- The Washington Times - Saturday, May 22, 2021

Rep. Madison Cawthorn defended having the worst voting record among freshman members of Congress by saying he was happy to be on his honeymoon when the House considered several bills without him.

“I was doing the only thing that I find more important than my service here in Congress, and that was my service as a husband,” Mr. Cawthorn, 25, said on the Real America’s Voice network Thursday. 

Mr. Cawthorn missed roughly one in every six votes held in the House this session, Axios reported earlier this week, igniting criticism the North Carolina Republican later addressed in the interview. 

“I just got married about seven weeks ago, and so my wife and I went on our honeymoon,” Mr. Cawthorn continued. “But during that time I missed 15 votes in one week because that’s when they had the votes pile up. And I’ll tell you, every single vote that came up, it was some Democrat garbage, so I was happy to be able to not have to actually vote on those.”

Mr. Cawthorn married Cristina Bayardelle in late December in a civil ceremony, and the couple held a religious ceremony a few months later on April 3, the congressman’s office previously told reporters. 



The newlyweds went on their honeymoon after the more recent ceremony, resulting in Mr. Cawthorn missing House votes occurring between April 13 and 16, he spokesperson told Axios this week.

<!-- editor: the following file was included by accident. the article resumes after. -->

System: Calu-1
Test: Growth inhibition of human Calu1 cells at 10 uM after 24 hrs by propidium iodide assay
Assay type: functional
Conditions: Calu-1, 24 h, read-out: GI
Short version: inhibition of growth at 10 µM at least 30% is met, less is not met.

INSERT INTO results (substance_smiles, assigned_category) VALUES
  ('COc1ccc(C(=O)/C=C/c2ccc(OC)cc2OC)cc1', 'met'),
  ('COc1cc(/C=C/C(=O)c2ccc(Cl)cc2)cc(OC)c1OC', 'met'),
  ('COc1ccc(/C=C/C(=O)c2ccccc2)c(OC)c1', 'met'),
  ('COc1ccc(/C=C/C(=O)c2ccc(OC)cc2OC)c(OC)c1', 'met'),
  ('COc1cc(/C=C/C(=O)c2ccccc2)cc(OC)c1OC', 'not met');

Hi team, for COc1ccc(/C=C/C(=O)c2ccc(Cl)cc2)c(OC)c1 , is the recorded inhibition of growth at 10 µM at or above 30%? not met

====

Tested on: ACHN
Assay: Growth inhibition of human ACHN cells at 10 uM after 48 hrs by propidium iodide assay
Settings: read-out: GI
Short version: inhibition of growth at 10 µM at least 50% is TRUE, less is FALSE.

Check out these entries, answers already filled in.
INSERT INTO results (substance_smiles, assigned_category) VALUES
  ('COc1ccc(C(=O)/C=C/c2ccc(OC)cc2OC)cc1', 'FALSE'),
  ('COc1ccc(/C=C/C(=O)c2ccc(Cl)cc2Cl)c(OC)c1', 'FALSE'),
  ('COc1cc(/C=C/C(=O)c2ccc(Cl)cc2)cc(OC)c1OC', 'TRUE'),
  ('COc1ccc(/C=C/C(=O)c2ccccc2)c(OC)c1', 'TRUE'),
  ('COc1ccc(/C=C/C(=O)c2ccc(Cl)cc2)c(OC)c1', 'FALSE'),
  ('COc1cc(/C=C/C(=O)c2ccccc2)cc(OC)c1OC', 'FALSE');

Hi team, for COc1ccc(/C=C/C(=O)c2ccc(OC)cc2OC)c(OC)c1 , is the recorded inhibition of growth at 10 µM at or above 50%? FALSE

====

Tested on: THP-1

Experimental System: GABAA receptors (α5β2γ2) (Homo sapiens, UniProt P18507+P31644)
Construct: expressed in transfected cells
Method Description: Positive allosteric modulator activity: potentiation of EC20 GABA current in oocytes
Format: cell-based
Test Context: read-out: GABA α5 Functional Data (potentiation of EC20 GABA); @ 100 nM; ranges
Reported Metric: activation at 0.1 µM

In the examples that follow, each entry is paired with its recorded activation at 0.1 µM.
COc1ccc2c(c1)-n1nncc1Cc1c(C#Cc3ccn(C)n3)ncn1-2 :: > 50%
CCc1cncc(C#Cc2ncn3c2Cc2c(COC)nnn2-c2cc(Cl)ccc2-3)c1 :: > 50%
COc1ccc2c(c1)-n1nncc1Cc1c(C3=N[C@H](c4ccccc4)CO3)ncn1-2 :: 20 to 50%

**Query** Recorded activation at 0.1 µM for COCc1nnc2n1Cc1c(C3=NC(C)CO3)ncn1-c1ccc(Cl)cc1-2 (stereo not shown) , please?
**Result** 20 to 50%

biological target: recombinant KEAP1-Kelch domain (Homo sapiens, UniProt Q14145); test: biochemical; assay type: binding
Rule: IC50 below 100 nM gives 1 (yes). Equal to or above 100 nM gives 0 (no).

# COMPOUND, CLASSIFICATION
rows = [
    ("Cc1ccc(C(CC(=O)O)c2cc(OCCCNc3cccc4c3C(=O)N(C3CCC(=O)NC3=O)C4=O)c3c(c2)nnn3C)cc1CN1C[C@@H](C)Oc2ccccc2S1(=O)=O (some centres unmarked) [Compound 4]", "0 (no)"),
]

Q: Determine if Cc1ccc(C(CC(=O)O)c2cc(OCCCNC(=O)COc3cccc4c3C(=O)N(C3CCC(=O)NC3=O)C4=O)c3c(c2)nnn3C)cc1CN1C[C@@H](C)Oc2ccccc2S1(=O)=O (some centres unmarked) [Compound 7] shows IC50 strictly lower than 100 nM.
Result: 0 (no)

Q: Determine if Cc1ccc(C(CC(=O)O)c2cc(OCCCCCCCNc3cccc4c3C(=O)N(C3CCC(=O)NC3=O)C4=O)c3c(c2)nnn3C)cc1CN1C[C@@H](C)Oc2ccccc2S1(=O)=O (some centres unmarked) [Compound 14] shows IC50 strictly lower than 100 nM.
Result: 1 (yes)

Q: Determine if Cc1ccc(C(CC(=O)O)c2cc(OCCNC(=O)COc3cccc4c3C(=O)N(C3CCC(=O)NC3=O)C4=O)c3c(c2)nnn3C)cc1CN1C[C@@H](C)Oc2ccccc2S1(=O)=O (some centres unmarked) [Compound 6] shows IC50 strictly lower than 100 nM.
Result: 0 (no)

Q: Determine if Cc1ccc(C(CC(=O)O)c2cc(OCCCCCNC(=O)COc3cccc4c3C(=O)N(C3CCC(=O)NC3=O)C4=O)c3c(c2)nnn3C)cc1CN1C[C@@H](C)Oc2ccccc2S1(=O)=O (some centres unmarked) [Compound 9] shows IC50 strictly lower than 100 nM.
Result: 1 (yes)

Ms. Bayardelle shared photos on the social media service Instagram during the second week of April that showed the couple vacationing in Dubai, United Arab Emirates.

In one of the photos, tagged as being taken at Burj Khalifa, the tallest building on Earth, the couple is seen posing with the Dubai skyline behind them. Another shows them sitting in a helicopter.

Mr. Hawthorne missed 21 votes during those four days, according to a tally kept by the nonprofit journalism group ProPublica, including several on bills supported or sponsored by fellow Republicans.

For example, on April 15, the House overwhelmingly voted 408-10 in favor of passing the Protecting Indian Tribes from Scams Act introduced by Rep. Markwayne Mullin, Oklahoma Republican. 

Dozens of Republicans joined Democrats the following day to pass the bipartisan-sponsored Workplace Violence Prevention for Health Care and Social Service Workers Act without Mr. Hawthorne, meanwhile.

No votes were scheduled in the House the week prior to Mr. Cawthorn‘s honeymoon. 

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